Day 1 – local aa meetings

Hiya, I know it’s been a long while. Just wanted to say that I went to a local Zoom AA meeting for the first time today. I’d been terrified to do this, and yet also ready to meet some sobriety-loving people in my own real-life community. In the end, it was so wonderful to connect with people face to face. So I highly recommend trying that.

There are awkward things to get through, like you have to call somebody to get the zoom ID and all, but I was finally at this level of “bravery” in wanting to do this.

As some may remember from my last (obviously disappointing, to me at least) post, I gave up my wonderful sober momentum in hopes of bonding a bit better with family and friends here, after a challenging past year (and I know most of us have had a challenging past year in many ways). Well, nothing terrible happened, but I just prefer sobriety. I had sort of wanted to blog about that period but honestly didn’t know how. It was a sobriety blog; not supposed to be a slipping-on-the-slopes blog.

What I loved about the Zoom meeting was I didn’t have to worry about the kids since I didn’t have to leave my house. Also I loved that it was very formatted and stuck to timing and so on. At first I thought I wouldn’t want to have video on (just audio) but then the people there were so real and welcoming and I just went for it, and fully joined in. Seriously this has been something I have been afraid to do for years… due to my own egotistical issues related to stigma. And not wanting to say “I’m so and so and I’m an alcoholic…” I still haven’t said that, though everyone else in the group seemed to be long-time members and did say it. I was the only newcomer and I said my name and then, “I’m not sure where I’m at with this alcoholic thing… but I know I prefer sobriety,” and everyone seemed accepting of it.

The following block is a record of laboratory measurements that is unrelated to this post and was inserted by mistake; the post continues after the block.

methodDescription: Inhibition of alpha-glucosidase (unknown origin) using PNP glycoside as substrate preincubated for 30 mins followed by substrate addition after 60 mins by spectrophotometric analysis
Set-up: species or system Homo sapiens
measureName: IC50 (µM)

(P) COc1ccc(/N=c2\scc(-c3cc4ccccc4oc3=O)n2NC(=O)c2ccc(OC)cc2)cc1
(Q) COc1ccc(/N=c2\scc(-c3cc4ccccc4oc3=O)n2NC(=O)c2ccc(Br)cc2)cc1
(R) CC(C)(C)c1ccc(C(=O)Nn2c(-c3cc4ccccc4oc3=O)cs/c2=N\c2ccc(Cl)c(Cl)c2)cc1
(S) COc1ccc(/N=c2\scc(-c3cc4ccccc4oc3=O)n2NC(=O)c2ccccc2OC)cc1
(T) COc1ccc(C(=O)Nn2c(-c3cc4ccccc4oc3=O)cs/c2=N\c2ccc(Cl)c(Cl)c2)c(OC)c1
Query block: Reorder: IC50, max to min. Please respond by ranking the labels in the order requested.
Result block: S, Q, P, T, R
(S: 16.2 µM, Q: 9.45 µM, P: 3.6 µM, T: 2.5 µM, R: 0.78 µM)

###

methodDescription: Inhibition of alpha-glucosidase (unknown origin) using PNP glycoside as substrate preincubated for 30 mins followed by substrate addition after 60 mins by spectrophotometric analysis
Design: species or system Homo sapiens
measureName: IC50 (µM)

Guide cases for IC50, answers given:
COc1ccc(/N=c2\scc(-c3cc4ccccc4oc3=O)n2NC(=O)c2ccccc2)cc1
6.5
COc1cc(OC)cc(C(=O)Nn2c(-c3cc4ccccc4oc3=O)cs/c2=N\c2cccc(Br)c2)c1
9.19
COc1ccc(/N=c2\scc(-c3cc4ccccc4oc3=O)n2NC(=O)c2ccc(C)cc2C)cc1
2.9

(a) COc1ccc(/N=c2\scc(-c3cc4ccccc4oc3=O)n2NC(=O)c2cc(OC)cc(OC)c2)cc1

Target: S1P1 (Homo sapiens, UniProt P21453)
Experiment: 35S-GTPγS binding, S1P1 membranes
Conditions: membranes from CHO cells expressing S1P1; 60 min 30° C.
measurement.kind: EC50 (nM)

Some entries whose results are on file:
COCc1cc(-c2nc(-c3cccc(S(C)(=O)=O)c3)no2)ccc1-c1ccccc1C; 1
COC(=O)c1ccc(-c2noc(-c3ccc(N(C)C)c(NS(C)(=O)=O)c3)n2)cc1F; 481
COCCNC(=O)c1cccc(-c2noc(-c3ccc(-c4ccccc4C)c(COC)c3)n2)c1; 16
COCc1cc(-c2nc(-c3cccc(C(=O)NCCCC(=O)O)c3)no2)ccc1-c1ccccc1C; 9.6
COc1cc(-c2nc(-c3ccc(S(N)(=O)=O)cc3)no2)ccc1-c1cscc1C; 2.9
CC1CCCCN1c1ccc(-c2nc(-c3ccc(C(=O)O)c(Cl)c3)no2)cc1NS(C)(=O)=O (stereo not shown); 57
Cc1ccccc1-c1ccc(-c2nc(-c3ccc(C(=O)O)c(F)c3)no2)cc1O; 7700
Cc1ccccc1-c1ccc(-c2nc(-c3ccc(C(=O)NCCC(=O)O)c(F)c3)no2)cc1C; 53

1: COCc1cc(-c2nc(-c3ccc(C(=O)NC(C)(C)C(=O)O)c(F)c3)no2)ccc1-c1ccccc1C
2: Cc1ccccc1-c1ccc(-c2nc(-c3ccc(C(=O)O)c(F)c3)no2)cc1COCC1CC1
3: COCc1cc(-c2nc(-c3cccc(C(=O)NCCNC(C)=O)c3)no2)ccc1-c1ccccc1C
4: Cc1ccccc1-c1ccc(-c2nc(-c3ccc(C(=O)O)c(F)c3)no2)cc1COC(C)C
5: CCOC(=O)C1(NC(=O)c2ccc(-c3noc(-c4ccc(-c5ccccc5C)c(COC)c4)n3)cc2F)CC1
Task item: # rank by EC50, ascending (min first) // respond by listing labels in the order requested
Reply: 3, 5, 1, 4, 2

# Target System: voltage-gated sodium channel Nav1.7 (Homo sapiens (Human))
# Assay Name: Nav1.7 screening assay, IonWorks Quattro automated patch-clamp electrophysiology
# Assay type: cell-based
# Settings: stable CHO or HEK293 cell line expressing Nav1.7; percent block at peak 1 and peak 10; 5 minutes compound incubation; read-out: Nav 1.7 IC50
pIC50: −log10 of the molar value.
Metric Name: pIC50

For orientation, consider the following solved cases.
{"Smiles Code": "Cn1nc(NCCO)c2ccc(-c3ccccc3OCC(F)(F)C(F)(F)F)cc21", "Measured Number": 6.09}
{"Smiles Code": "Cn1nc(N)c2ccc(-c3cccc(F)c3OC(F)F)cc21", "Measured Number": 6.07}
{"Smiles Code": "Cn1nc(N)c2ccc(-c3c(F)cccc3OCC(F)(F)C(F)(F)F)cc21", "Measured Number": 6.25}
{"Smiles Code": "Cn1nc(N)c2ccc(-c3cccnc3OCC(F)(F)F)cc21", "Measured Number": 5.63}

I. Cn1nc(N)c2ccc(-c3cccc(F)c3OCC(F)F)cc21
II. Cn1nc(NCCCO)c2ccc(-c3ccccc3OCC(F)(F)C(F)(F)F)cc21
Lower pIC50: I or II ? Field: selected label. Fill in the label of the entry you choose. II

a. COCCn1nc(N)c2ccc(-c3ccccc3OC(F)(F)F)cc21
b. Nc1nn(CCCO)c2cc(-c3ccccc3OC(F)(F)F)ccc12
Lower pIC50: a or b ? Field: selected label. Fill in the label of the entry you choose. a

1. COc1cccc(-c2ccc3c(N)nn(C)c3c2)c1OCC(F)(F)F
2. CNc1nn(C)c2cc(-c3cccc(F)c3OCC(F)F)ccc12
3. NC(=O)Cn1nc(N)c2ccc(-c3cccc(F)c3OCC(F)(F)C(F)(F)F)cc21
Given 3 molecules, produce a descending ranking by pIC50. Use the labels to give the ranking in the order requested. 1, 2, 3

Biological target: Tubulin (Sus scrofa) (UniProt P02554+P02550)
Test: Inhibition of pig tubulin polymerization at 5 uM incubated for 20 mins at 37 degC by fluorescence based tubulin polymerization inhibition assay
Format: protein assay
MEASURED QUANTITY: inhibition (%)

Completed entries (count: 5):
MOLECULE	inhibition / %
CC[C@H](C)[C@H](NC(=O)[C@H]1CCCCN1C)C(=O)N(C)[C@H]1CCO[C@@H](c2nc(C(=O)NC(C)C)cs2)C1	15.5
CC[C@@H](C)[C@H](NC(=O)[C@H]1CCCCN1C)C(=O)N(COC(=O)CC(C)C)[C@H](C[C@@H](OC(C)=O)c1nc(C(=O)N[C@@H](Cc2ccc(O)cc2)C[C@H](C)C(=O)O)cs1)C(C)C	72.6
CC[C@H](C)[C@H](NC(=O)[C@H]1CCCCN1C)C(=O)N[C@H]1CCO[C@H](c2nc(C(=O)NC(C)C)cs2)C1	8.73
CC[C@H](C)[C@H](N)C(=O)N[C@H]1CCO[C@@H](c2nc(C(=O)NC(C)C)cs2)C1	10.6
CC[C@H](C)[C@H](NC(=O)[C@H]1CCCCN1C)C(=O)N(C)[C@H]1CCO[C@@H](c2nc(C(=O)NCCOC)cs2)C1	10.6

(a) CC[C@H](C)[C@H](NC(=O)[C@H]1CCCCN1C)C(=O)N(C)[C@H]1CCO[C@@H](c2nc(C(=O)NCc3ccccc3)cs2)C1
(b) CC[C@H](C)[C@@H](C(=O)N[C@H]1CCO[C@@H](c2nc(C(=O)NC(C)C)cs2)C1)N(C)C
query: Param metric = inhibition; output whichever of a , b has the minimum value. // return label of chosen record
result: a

I’m glad I went. Part of the meeting was reading from the AA Big Book (a book which I have read most of, and love), and then the rest was discussion of the text, plus personal “shares.” The meeting was beautifully facilitated by one of the group leaders. There was no over-talking, and no one talking for too long.

I got a very good connected and spiritual feeling from it all. Blogging is nice too, and there is a great community here (—couldn’t have done that long stretch before without some of you!!—) but there is something about the real-time togetherness that makes a gathering (even if online) special. It felt basically like a kind of sangha. That’s what I’d really been missing.

I could see myself getting addicted to these meetings… :))

Today I was sober and aware, and taking it easy, one day at a time, and feeling like I’m healing from all the things, and glad and grateful for it.


21 thoughts on “Day 1 – local aa meetings

  1. i’m happy you found the meeting inspiring, it is nice to have that kind of support:). hmm..slipping on the slopes blog- thats been me for a bit. I still posted about it though , mainly so i could stay accountable in some aspect. As i learned, one can go for quite awhile sometimes before sliding into relapse- took me 7 months of being ok with a few here & there..then in December i started doing the 6 pack every weekend thing again- that counts as a relapse, even though i didn’t really comprehend it until someone pointed it out to me. It just “happened” before i even, now starting over. Fingers crossed!